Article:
NASA finds evidence India's missing Vikram lunar lander on the moon

Wreckage of India’s Vikram moon lander spotted in NASA satellite images of the lunar surface after it crash landed in September during failed Chandrayaan-2 mission

  • The Vikram lander was part of the Chandrayaan-2 mission to the moon
  • It was part of a mission to examine lunar craters in a search for water ice 
  • The debris site was spotted by Indian engineer Shanmuga Subramanian

The wreckage of India’s Vikram lunar lander has been spotted in NASA images of the the surface of the moon after it crash landed in September.

The US space agency released a photo showing the site of the lander’s impact and the debris field, crediting an Indian engineer for helping locate it.

Vikram was part of India’s Chandrayaan-2 mission which had hoped to make history and turn India into just the fourth nation to successfully land on the moon. 

NASA confirmed the impact site was discovered by Indian engineer Shanmuga Subramanian who examined changes in photos of the area taken at different times. 

This image shows the Vikram Lander impact point and associated debris field. Green dots indicate spacecraft debris and blue dots locate disturbed soil, likely where small bits of the spacecraft churned up the regolith

Mr Subramanian says he examined two sets of images – as seen in the animated graphic above – by looking at them side-by-side and trying to find differences.

“It was quite hard, but I spent some effort,” Mr Subramanian told AFP after announcing his discovery on Twitter in October.

NASA took the evidence he sent them and performed their own study of the images, which were taken by the Lunar Reconnaissance Orbiter, before announcing the findings on Monday.

“NASA has to be 100 per cent sure before they can go public, and that’s the reason they waited to confirm it, and even I would have done the same,” he said. 

NASA shared details of the findings on Twitter on Tuesday showing the mosaic of images taken by the Lunar Reconnaissance Orbiter

Vikram was part of India’s Chandrayaan-2 (pictured before launch) mission which had hoped to make history and turn India into just the fourth nation to successfully land on the moon 

Spotting the debris in the mosaic of images taken of the lunar surface was a difficult and time consuming job as it was only one or two pixels wide.

The debris was found about 820yards northwest of the main crash site and was a single bright pixel in the first set of images.

In a later set of images, when zoomed in close, he spotted three large pieces of debris each only about two pixels wide on the image with a shadow one pixel wide. 

India had intended to follow in the footsteps of space behemoths China, the US and the USSR but instead fell to the same disappointing demise as Israel, who also failed in their aim of landing on the moon earlier this year.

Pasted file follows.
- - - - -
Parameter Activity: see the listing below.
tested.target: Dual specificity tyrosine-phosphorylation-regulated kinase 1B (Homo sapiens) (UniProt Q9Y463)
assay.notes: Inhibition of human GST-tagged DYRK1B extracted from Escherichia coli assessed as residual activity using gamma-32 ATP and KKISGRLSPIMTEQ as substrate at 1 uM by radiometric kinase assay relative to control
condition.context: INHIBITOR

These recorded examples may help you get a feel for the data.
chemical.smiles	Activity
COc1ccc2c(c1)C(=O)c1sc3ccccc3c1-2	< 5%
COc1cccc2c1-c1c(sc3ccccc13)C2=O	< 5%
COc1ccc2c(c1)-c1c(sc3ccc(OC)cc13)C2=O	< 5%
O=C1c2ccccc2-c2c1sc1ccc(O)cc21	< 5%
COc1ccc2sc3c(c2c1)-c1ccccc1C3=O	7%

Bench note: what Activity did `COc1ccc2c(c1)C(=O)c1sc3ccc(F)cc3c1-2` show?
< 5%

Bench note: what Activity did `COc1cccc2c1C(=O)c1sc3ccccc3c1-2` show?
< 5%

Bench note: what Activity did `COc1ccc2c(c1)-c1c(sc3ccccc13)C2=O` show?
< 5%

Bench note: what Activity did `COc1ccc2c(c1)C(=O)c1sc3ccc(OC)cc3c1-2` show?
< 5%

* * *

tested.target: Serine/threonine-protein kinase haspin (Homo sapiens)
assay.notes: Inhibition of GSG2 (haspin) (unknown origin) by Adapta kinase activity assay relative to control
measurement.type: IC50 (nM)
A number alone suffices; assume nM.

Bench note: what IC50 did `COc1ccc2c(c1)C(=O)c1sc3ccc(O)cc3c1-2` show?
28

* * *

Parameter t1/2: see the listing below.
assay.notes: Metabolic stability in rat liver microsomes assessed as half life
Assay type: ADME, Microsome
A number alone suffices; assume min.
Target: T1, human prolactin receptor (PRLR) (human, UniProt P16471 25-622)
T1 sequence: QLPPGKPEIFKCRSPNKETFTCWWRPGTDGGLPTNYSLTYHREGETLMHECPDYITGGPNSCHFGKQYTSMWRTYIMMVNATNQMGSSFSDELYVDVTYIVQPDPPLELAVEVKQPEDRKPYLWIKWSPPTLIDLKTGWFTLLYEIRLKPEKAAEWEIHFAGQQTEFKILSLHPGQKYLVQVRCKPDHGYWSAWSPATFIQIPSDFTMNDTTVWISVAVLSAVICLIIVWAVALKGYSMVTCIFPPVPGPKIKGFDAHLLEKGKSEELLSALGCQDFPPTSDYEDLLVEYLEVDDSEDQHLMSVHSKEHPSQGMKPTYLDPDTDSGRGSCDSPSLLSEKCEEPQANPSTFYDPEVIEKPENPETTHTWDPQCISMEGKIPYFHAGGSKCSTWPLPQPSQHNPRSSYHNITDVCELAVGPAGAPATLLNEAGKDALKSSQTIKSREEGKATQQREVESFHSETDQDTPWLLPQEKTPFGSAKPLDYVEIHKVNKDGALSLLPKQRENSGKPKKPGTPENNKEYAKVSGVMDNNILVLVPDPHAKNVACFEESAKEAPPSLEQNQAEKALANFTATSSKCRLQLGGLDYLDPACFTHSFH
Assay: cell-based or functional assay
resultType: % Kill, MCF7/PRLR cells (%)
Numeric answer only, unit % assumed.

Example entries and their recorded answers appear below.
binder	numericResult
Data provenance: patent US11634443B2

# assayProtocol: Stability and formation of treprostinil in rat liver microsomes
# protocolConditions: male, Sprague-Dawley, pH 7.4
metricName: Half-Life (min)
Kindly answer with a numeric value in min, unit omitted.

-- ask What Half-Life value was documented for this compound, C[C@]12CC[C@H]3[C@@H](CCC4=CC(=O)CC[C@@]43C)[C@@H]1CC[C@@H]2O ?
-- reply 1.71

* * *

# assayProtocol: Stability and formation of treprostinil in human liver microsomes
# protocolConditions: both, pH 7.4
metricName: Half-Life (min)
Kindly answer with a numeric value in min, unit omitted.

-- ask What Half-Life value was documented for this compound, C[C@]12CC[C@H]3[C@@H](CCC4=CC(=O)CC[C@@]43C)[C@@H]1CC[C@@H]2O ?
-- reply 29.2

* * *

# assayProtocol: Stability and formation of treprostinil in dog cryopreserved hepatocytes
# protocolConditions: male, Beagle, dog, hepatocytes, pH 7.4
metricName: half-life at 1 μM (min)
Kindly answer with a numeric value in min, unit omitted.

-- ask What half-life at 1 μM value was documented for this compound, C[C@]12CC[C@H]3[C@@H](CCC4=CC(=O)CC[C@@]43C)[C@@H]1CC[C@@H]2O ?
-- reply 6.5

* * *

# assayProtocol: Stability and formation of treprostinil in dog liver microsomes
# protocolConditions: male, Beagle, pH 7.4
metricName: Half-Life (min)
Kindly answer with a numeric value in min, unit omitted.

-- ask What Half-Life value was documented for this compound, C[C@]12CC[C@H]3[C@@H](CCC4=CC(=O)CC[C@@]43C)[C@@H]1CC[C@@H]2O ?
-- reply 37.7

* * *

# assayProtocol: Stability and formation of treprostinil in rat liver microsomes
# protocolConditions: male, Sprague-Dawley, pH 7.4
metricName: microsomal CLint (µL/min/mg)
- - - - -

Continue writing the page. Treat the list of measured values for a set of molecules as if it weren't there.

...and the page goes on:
Israel attempted to land on the moon earlier this year but the mission ended in disaster when the Beresheet spacecraft fell into an uncontrolled descent

The $140 million mission’s lander failed in its attempt to reach the surface of the moon just 1.3 miles from the ground.

Vikram was supposed to land on a high plain between two craters, Manzinus C and Simpelius N, which are around 70° south.

India’s space agency lost touch with the Vikram after it crash landed during its final approach to the moon’s south pole. 

It was supposed to deploy a rover to search for signs of water.

Chandrayaan-2, was intended to study permanently shadowed moon craters that contain water deposits, which was confirmed by the Chandrayaan-1 mission in 2008. 

India’s Moon mission: Chandrayaan-2 was intended to be a ground-breaking mission to the south pole of the moon and hoped to land on a high plain between two craters, Manzinus C and Simpelius N, which are around 70° south

The latest mission lifted off on July 22 from the Satish Dhawan space centre in Sriharikota, an island off the coast of the southern Indian state of Andhra Pradesh.

After its launch, Chandrayaan-2 spent several weeks making its way towards the moon, ultimately entering lunar orbit on August 20.

The Vikram lander separated from the mission’s orbiter on September 2 and began a series of braking maneuvers to lower its orbit and ready itself for landing.   

The Indian Space Agency also sent an orbiter to space with the mission, which will continue to make observations around the moon.    

The lander was named Vikram after the father of India’s space program, Vikram Sarabhai. 

WHAT IS CHANDRAYAAN-2? 

Chandrayaan-2 is the Indian Space Research Organisation’s (ISRO) second lunar probe. It is comprised of three modules, an Orbiter, a Lander called Vikram, and a Rover called Pragyan.

The Orbiter has a terrain mapping camera to help prepare 3D maps of the moon’s surface, an X-ray spectrometer looking for major elements including titanium and sodium, and another high resolution camera to help the other modules land safely.

Vikram had an instrument to detect seismic activity on the moon, and a thermal probe that will examine the thermal conductivity of the lunar surface.

Pragyan had an alpha particle X-ray spectrometer that examines the elemental composition of the surface and a laser induced breakdown spectroscope which looks at the abundance of various elements nearby.

The entire mission has cost around 10 billion rupees (£120million).

The Indian Space Research Organisation’s Chandrayaan-2 orbiter, seen here after construction in the integration facility

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